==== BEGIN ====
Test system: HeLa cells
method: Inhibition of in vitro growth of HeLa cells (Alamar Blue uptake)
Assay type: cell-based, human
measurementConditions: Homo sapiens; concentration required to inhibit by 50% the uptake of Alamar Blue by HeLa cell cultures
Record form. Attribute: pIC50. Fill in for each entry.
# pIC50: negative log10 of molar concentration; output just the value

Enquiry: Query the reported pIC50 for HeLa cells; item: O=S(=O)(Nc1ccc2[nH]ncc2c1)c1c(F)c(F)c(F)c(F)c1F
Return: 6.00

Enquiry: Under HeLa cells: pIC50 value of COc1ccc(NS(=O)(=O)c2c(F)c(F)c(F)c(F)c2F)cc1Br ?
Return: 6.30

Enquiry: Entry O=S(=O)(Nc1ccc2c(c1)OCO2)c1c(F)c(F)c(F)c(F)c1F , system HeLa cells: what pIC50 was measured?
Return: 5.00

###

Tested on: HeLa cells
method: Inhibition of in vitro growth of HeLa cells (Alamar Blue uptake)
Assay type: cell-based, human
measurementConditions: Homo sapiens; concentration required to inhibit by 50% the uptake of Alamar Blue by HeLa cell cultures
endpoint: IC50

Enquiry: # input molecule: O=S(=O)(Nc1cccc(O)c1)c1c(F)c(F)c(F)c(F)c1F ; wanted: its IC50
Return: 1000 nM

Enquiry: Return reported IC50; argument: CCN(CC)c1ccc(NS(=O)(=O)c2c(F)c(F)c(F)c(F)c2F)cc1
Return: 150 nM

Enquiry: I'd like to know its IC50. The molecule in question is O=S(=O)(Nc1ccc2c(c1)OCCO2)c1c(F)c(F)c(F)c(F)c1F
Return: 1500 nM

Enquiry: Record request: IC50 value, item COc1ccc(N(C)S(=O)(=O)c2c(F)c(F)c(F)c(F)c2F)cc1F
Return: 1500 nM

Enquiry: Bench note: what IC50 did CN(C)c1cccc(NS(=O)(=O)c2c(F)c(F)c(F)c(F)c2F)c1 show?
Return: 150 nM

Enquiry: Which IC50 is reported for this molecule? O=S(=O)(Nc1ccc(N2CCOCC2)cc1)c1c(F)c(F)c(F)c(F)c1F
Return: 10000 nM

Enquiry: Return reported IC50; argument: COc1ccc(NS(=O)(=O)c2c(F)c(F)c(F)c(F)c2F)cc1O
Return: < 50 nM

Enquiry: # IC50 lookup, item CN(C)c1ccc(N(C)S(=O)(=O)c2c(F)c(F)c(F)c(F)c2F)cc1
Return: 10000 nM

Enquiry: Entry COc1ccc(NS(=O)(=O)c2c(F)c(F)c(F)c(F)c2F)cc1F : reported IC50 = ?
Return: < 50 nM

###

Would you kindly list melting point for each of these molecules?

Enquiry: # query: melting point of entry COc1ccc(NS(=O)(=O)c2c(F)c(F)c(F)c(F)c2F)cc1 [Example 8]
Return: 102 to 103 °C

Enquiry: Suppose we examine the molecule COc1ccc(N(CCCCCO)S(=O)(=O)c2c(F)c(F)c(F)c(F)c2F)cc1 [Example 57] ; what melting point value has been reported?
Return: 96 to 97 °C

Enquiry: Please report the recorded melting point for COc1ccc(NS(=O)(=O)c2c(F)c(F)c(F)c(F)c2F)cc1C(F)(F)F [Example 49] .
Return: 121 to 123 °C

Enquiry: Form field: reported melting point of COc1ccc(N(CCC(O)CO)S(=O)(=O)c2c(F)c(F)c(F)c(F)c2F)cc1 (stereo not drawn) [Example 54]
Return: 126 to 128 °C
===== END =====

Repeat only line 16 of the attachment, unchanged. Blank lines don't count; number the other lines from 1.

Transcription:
Assay type: cell-based, human